Gunther and his family moved from Württemberg to Pennsylvania in 1842, then resettled in Peru, Illinois. In 1860, Gunther traveled south and landed a job with Bohlen, Wilson & Company, an ice distributor based in Memphis, Tennessee. When the American Civil War broke out, Gunther pledged to "stick by Memphis," and helped transport Confederate soldiers along the tributaries of the Mississippi River. He was captured by Union troops in 1862, but was released and traveled back to Illinois. During the later years of the war, he worked as a traveling salesman for a Chicago candy manufacturer, mainly selling goods throughout the southern states.
After the Civil War, Gunther traveled to Europe to learn from the candy makers there.
He started his own candy company "Gunther's Confectionery" in 1868, specializing in caramel, which he is credited with introducing to the United States, but the store at 125 South Clark Street was destroyed in the Chicago Fire in 1871. Besides the store and inventory lost in the fire, his newly formed collection of rare artifacts that included a copy of the Emancipation Proclamation were also destroyed.
Afterwards he was able to reestablish himself in 1872 at 212 State Street, Chicago.
Excerpt from: "Chicago by Day and Night. The Pleasure Seekers Guide" Published in 1892. Coming to the consideration of candy, confectionery, and fine fruits, the name of Charles Gunther first challenges attention. The Gunther store, 212 State street, is without doubt one of the sights of the city, containing, as it does, in addition to the regular stock-in-trade, the Gunther museum, which the proprietor has spent the best years of his life in collecting. The museum embraces curios of all sorts and some of them are of great value. The entire collection is worth a fabulous amount and there is a well-defined impression abroad that the owner intends to give it to the city some day. The furnishings of the Gunther store are magnificent. Tall mirrors reflect the customer's shape at every step. The rear part of two floors is dotted with tables, at which iced drinks, ice cream, and light luncheons are served. Whether with a view of purchase or not, the store will well repay a visit. Gunther's candy is advertised the country over, and the concern enjoys an enormous out-of-town trade.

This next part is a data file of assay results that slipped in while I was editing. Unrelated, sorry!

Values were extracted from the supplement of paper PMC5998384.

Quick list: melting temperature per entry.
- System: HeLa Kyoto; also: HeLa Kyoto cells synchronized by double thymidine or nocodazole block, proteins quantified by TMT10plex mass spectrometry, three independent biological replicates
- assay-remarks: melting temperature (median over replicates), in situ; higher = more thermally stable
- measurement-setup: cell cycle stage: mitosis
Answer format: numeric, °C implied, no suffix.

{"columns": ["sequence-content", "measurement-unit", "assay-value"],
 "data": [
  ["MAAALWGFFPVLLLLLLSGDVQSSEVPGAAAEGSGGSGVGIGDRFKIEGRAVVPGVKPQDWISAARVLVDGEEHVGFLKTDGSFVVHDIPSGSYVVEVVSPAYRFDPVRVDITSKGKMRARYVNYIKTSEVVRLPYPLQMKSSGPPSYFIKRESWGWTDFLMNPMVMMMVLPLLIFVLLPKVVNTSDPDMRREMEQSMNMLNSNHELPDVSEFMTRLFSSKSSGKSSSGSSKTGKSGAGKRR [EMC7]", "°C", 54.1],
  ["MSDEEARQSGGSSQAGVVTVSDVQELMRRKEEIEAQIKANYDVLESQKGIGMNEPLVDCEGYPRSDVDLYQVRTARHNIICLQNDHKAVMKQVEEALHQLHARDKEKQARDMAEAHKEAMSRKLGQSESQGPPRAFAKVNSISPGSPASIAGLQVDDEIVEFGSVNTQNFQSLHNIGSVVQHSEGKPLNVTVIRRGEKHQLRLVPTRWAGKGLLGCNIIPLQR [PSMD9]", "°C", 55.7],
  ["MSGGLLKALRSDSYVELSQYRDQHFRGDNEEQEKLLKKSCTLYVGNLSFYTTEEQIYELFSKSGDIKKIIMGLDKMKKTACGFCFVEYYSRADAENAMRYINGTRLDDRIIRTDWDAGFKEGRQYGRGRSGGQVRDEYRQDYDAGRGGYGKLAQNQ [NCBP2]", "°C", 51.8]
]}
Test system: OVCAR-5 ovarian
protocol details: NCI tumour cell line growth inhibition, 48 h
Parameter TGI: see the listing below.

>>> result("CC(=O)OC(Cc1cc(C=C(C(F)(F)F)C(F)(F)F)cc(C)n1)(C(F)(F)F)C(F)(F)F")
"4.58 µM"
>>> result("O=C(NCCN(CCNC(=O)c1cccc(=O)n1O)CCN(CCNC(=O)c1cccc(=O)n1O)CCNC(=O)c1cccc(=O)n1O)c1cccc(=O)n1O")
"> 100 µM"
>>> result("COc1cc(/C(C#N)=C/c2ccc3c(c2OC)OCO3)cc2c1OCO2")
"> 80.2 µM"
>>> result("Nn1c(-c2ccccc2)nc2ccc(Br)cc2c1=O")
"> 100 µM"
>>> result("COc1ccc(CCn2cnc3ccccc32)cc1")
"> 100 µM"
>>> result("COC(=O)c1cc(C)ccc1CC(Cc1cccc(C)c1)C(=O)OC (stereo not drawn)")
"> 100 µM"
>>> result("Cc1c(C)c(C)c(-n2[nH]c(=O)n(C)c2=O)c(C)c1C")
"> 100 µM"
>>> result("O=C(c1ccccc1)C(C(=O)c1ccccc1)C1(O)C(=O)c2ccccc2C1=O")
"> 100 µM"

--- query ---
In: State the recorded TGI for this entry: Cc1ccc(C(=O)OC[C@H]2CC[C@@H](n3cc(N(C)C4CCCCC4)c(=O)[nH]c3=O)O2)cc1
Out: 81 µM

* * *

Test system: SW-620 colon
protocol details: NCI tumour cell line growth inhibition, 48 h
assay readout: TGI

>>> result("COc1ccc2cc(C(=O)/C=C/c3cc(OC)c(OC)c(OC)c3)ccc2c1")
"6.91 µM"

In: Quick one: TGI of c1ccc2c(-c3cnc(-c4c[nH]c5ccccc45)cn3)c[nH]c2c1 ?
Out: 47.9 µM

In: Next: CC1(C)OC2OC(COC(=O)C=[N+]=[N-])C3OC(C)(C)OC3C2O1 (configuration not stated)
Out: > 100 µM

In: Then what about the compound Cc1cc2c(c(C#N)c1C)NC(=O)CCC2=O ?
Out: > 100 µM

|Gunther's Candies Company on the northwest corner of|
South Wabash Avenue and Harmon Court, Chicago, Illinois.
|Gunther's Candies Tin Box.|
|Original Packaging for Cracker Jack in 1893.|
Gunther's collection continued to grow, and he eventually turned his sights to the Libby Prison, a former Confederate prison in Richmond, Virginia. Gunther purchased the structure and had it dismantled and shipped to Chicago where it was reassembled and converted into a museum to house Gunther's artifacts.
During the 1890s, Gunther became involved with Chicago's growing convention industry. When the original Chicago Coliseum burned down in 1897, Gunther decided to build a new Coliseum on the site of the Libby Prison War Museum, since attendance at the museum was beginning to wane. He was the organizer of the Coliseum Company and its first president. He gave many paintings to the Y.M.C.A. hotel, and some of his finest works adorned the walls of the South Shore Country club, to which they had been loaned.
The prison building was disassembled, and parts of it were donated to the Chicago Historical Society, of which he was a director for twenty years. Gunther offered the rest of his collection to the city, with the hope that the city would build a museum for it in Garfield Park, but Illinois law prevented such a building from being constructed on public parkland.
Gunther served two terms (1896–1900) as a Chicago alderman and one term (1901–1903) as city treasurer. He was briefly a Gold Democrat and supported John McAuley Palmer for president in 1896. In 1908, Gunther sought the (regular) Democratic Party's nomination as an Illinois gubernatorial candidate, but lost to Adlai E. Stevenson I.
He offered his entire art and historical collection to the city of Chicago, providing a fire-proof building was erected for it. The city made no appropriation and in his will he left it to his widow and son. Gunther was a thirty-third degree Mason, a member of Medinah Temple shrine. Other affiliations were the Academy of Sciences, of which he was a trustee; the Art institute. Geographical association, Chicago Association of Commerce, and Illinois Manufacturers association. His clubs were the Iroquois, Union League, Illinois Athletic, Aero, Germania, and Press club. Mr. Gunther was also a member of the Illinois State Historical Society.
He died of pneumonia on February 10, 1920, at the age of 83, at his home 3601 South Michigan Avenue, Chicago, Illinois. His funeral was at his home. He was buried in the family mausoleum at Rose Hill Cemetery in Chicago, where his son Whitman (1872-1907) had been interred thirteen years earlier.
|The Gunther family mausoleum at Rose Hill Cemetery in Chicago.|
By that point Gunther's collection included Lincoln's deathbed, Lincoln's piano, Lincoln's carriage, Lincoln's dispatch to Gen. U.S. Grant saying, "Let the thing be pressed", a towel used to soak up Lincoln's blood, a shoe from John Wilkes Booth's horse, and other Lincoln memorabilia. Also in his vast collection was the table on which Gen. Robert E. Lee accepted Civil War surrender terms at Appomattox Court House.
Shortly afterwards, the Chicago Historical Society began building a $1 million museum to display its expanded collection. The building opened in 1932 at Clark Street and North Avenue, and is currently known as the Chicago History Museum.
Information compiled from a multitude of sources by Neil Gale, Ph.D.